NEW ORLEANS (Legal Newsline) - Several environmental groups have filed a lawsuit against the Environmental Protection Agency alleging the agency failed to approve a petition to lower pollution into the Mississippi River Basin and the northern Gulf of Mexico.
The groups claim that excessive nitrogen and phosphorous pollution into these waters have resulted in the largest North American "dead zone."
Gulf Restoration Network, Missouri Coalition for the Environment, Iowa Environmental Council, Tennessee Clean Water Network, Minnesota Center for Environmental Advocacy, Sierra Club, Waterkeeper Alliance Inc., Prairie Rivers Network, Kentucky Waterways Alliance Environmental Law & Policy Center, and the Natural Resources Defense Council Inc. filed the lawsuit on March 13 in federal court in New Orleans.
The lawsuit concerns the EPA's July 29, 2011, denial of a 2008 petition submitted pursuant to the Clean Water Act. The petition asked for revised or new state water quality standards and total maximum loads to address excessive nitrogen and phosphorous pollution in the waters of the Mississippi River Basin and the northern Gulf of Mexico.
According to the lawsuit, the excessive nutrient pollution in the waters causes or contributes to a massive low-oxygen "dead zone" in the Gulf and extensive water quality degradation.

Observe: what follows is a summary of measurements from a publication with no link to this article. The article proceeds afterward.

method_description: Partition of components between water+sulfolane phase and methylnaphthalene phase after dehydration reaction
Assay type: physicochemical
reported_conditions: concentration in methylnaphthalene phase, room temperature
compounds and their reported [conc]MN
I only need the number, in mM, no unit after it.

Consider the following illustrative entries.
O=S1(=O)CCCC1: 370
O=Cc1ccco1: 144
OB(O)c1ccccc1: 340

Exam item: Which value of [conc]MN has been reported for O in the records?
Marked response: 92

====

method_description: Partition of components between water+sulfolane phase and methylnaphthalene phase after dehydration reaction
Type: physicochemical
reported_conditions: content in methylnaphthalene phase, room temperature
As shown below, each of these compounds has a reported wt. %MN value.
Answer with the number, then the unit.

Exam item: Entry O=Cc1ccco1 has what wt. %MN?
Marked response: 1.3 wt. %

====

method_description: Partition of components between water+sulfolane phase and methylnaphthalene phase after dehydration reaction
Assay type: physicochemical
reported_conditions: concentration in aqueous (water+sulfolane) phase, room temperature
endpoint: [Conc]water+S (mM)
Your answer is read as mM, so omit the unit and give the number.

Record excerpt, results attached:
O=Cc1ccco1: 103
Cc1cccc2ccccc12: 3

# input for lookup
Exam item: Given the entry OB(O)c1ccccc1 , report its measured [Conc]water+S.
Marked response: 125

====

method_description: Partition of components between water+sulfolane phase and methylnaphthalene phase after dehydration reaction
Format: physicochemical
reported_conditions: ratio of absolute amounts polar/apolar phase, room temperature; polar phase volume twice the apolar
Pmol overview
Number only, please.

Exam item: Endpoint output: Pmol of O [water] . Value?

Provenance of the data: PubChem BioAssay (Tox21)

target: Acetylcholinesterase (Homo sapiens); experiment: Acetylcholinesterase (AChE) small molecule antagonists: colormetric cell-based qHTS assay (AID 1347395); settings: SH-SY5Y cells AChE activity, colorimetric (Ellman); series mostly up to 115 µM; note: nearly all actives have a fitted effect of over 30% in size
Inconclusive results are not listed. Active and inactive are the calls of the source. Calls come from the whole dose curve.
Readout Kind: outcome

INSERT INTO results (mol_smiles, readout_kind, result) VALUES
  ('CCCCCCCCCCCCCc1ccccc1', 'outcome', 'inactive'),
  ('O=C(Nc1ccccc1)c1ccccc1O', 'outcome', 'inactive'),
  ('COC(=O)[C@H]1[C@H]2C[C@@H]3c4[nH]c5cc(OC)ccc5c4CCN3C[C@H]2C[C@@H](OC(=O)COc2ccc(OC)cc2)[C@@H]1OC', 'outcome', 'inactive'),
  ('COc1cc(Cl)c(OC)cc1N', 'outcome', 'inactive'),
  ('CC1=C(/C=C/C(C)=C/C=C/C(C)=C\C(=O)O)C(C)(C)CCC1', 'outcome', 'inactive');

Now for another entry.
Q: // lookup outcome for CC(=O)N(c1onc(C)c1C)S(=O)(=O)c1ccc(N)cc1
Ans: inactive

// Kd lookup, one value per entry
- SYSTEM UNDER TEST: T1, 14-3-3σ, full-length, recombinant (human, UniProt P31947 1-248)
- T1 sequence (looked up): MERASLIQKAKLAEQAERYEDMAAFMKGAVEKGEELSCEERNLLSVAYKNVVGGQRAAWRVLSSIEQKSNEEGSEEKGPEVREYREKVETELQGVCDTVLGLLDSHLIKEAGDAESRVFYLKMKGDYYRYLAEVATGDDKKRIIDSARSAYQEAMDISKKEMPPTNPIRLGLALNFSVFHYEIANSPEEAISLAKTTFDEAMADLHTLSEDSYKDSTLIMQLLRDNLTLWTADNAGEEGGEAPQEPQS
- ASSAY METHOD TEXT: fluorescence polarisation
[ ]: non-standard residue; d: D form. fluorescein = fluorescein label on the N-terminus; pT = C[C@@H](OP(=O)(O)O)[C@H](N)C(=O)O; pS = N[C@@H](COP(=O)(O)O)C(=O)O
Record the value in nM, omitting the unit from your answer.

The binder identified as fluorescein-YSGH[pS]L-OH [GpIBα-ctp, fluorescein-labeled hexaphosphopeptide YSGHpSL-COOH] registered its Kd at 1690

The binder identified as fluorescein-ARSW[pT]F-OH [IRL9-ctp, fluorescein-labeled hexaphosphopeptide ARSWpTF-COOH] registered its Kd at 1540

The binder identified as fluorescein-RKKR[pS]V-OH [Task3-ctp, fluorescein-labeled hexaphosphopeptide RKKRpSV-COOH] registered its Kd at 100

"The Gulf's dead zone is the largest in North America and the second largest in the world," the lawsuit states.
The environmental groups claim that the EPA's denial of their petition and the failure to promulgate nutrient standards for the water within the Mississippi River Basin and northern Gulf of Mexico has resulted in their injury, as their members are not able to use and enjoy the water.
The environmental groups are asking the court to declare that EPA's denial of the petition was "arbitrary, capricious, an abuse of discretion, or otherwise not in accordance with law."
The environmental groups are represented by Machelle Lee Hall and Adam Babich of Tulane Environmental Law Clinic in New Orleans, Thomas Cmar and Ann Alexander of Natural Resources Defense Council in Chicago, and Bradley Klein of Environmental Law & Policy Center in Chicago.
U.S. District Judge Jay C. Zainey is assigned to the case.